Case in point: This week, a sponsored post made its way out into
the wild when celebrity Nicole Richie, who has nearly 750,000
followers, posed in a photo while using a hair product made by
Usually the accompanying copy with one of her posts is a lewd or
cheeky comment, or perhaps an emoji symbol. But this time it said:
"Ad: My new don't-leave-home-without-it product? Moroccan Infusion
Styling Oil from @SuaveBeauty! Check out ways to add brilliant
shine to your style here: bit.ly/XDJOkp." The link was to a
microsite by Suave that contains videos
introducing users to their new products.
A Unilever representative confirmed that the deal was done as
part of its partnership with Ms. Richie, not via Facebook or
Unilever is the 25th-largest advertiser in the country, spending
$1.3 billion on domestic advertising alone, according to the Ad Age
Datacenter. But the Suave brand in 2011, the last full year of
data, spent about $30 million, down significantly from about $45
million the year before. As it pulls back a bit on measured media,
Instagram is currently presenting a way to interact with a lot of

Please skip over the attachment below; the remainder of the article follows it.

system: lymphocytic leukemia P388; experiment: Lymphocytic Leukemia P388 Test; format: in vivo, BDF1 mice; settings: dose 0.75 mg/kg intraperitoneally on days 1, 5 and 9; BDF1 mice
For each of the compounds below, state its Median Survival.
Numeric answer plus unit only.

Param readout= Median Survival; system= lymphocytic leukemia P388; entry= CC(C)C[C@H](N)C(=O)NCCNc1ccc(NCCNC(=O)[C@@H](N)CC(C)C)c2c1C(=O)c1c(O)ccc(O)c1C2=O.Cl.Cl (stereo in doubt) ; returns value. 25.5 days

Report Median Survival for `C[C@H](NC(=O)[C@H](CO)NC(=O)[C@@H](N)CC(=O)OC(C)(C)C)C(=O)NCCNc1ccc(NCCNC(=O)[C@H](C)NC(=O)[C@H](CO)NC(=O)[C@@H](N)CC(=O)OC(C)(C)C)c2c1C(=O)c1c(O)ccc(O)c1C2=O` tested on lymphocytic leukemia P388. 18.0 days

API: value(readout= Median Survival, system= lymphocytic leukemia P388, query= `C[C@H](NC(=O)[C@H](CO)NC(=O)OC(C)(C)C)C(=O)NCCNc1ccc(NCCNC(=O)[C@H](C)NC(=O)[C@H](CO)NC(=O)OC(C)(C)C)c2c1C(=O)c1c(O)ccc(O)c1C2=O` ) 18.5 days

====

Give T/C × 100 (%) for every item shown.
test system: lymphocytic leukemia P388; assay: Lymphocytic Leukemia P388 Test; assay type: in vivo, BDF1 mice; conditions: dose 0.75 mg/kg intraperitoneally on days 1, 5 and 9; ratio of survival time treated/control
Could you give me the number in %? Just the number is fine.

consumers in Suave's target demo for free.
Instances of celebrities incorporating the brands they represent
into their Instagram photos are growing, but few are labeled as
clearly as the Suave example.
For instance, LeBron James recently posted a
picture to his 2.2 million followers of his feet in Nike
sneakers, with the sales-y message "These are simply the best!!
Ultra comfy and can wear them with anything. I'm ordering 100 pair
right now. #kicks #Nike #family"
A recent post by Beyonce Knowles (3.2 million
followers) shows the singer in a pop-art-style collage with a can
of Pepsi, the soda brand
for which she is now "brand ambassador." And
Instagram's reigning queen, Kim Kardashian, used her feed to show
her 7.6 million followers a picture of her own branded tanning lotion, and
directing users to buy it at Ulta stores.
None of these promotional posts divulges in the text that the
pictures are ads, which could run afoul of the Federal Trade
Commission's guidelines. Those rules stipulate that social-media posts contain a
disclosure if they're an actually an ad.
And then there's the matter of whether such posts will translate
into sales for brands.
The post by Ms. Richie, the daughter of Lionel Richie and a
staple on red carpets, accumulated nearly 26,000 likes as of this
story, but the comments were mixed. Wrote one person: "Ads on
instagram will ruin the app just like Facebook." Others expressed
their distaste using thumbs-down emoji symbols. Then there were the
ones who stated they were skeptical about someone with as money,
such as Ms. Richie, using such a low-cost product. "U don't use
Suave! Lol" said one, and another: "I don't believe you use suave
haha, that shit is awful!" But several fans merely commented on how
beautiful her hair looked and how pretty she is.
Contributing: Jack Neff